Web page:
In part of one of his stand up routines, comedian Chris Rock quipped that a father’s job is to keep his daughter off the pole. It seems that a fitness studio in Duncan, British Columbia, has a very different opinion about pole dancing.
The ‘Little Spinners’ sessions have been added to the timetable at a Canadian fitness studio, alongside ‘Flexy Sexy’ and ‘Babes on Bikes’ classes.
Instructor Kristy Craig has insisted the classes are focused on fitness and that children are not taught any ‘sexual moves’, but a child psychologist has warned that parents should be conscious of pole dancing’s association with stripping and the sex industry.
Girls and boys aged between five and 12 have already been enrolled in the controversial classes at the Twisted Grip Dance and Fitness studio in Duncan, British Columbia. [source]
From a child’s perspective, I can see how this would be great fun. They get to climb on the pole do twists and turns and generally speaking, burn off some excess energy. A child as young as five would not be able to make the sexual connection, nor would they understand it if they could. From an exercise standpoint, to excel at this, they would have to be in great shape and develop new muscles as well as improved coordination. None of these factors can possibly be denied, yet there is a part of me that is forced to ask, do we really need our daughters on a pole? For boys I think it is an interesting way to challenge gender norms, but when it comes to girls, I cannot help but worry.
We have a tendency to sexualize little girls from a very early age. I don’t think that the problem is that pole dancing is bad but that it is clearly linked to adult sexuality in a way that ballet, gymnastics etc., are not. Even in classes for children like jazz, or hip for instance one does not have to look to far to find young girls dropping it like it’s hot at the behest of an instructor. Moves that appropriate for Beyonce to do on stage, are not appropriate for a young girl because they teach a young girl how to sexualize her body before she knows what this means, or if this is the message she chooses to impart to others. There’s also the issue that these kinds of things are ripe to become masturbatory tools for sexual predators. The problem with this class for me lies in the potential to sexualise rather than the absolute assumption that it will sexualise.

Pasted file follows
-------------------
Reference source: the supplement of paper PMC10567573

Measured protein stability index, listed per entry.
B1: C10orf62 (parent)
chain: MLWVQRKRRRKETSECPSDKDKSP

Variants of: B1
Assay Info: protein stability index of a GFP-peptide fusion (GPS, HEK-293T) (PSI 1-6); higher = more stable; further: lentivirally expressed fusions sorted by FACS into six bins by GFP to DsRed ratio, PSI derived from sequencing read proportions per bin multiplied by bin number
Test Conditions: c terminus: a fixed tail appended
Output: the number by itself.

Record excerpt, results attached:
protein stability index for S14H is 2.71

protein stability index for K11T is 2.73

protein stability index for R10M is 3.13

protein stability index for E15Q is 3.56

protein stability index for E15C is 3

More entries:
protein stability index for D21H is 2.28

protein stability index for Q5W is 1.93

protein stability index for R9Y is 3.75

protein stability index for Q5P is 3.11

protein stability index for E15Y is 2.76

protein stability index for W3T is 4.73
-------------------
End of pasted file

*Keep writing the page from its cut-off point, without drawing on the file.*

There has been much rush to judgement as far as these classes are concerned. It is after all fair to state that whatever skills picked up in the pole activities could most certainly be picked up in other activities without the risk of children being sexualised but on the other hand, is it fair to deprive children of an activity that they love if such activity can be done innocently? I am usually quite decisive in my opinions but in this case I think a wait and see attitude is more appropriate. If the teachers can teach them to climb and swing and embrace the activity without sexualising the performance then I say why not. There was a time when it would have been unheard of for women to be taking pole dancing classes let alone installing them in their bedrooms. Everything is subject to change and what was taboo yesterday can quickly become acceptable today.
What are your thoughts on the classes?